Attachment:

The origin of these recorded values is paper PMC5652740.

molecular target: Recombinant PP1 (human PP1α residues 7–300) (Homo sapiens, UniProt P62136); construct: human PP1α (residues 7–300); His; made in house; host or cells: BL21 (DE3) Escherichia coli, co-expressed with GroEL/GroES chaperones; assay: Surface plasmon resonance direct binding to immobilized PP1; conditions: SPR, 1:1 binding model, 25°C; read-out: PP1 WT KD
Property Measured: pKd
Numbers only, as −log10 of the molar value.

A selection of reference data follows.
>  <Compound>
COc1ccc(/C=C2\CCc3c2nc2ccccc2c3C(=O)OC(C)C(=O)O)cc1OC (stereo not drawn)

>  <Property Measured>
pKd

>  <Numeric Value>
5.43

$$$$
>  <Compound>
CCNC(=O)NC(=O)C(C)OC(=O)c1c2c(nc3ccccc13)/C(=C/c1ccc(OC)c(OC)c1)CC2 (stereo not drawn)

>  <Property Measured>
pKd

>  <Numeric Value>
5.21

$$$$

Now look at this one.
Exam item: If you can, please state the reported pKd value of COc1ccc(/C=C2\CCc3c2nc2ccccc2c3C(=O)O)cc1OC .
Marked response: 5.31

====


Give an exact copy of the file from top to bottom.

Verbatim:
The origin of these recorded values is paper PMC5652740.

molecular target: Recombinant PP1 (human PP1α residues 7–300) (Homo sapiens, UniProt P62136); construct: human PP1α (residues 7–300); His; made in house; host or cells: BL21 (DE3) Escherichia coli, co-expressed with GroEL/GroES chaperones; assay: Surface plasmon resonance direct binding to immobilized PP1; conditions: SPR, 1:1 binding model, 25°C; read-out: PP1 WT KD
Property Measured: pKd
Numbers only, as −log10 of the molar value.

A selection of reference data follows.
>  <Compound>
COc1ccc(/C=C2\CCc3c2nc2ccccc2c3C(=O)OC(C)C(=O)O)cc1OC (stereo not drawn)

>  <Property Measured>
pKd

>  <Numeric Value>
5.43

$$$$
>  <Compound>
CCNC(=O)NC(=O)C(C)OC(=O)c1c2c(nc3ccccc13)/C(=C/c1ccc(OC)c(OC)c1)CC2 (stereo not drawn)

>  <Property Measured>
pKd

>  <Numeric Value>
5.21

$$$$

Now look at this one.
Exam item: If you can, please state the reported pKd value of COc1ccc(/C=C2\CCc3c2nc2ccccc2c3C(=O)O)cc1OC .
Marked response: 5.31

====